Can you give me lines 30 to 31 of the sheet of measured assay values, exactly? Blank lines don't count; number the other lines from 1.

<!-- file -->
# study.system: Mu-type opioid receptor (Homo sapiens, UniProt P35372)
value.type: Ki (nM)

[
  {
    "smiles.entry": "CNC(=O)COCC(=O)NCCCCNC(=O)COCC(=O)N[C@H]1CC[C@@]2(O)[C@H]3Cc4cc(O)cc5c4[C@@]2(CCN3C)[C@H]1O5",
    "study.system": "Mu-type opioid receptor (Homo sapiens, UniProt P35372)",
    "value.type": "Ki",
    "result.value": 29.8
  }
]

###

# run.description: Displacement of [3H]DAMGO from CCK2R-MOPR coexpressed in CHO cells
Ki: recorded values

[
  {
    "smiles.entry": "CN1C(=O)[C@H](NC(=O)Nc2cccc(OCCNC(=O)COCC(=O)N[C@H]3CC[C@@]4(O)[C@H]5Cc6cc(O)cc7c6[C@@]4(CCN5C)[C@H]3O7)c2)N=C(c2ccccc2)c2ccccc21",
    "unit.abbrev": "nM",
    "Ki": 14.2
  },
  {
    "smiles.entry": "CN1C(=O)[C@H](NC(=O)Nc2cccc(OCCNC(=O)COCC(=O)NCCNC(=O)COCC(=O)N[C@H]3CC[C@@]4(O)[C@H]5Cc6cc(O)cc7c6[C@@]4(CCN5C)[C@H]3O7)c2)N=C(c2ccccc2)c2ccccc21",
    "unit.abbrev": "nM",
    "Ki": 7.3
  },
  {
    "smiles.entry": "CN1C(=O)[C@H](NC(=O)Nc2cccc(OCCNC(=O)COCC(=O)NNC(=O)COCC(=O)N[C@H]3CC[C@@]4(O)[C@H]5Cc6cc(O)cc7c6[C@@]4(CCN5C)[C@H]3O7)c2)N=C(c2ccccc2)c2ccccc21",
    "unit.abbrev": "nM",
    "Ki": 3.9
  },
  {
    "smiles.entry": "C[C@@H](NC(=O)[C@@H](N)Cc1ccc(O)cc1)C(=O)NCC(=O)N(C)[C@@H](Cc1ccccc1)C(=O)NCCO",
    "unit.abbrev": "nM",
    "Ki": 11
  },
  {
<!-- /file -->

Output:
  {
    "smiles.entry": "C[C@@H](NC(=O)[C@@H](N)Cc1ccc(O)cc1)C(=O)NCC(=O)N(C)[C@@H](Cc1ccccc1)C(=O)NCCO",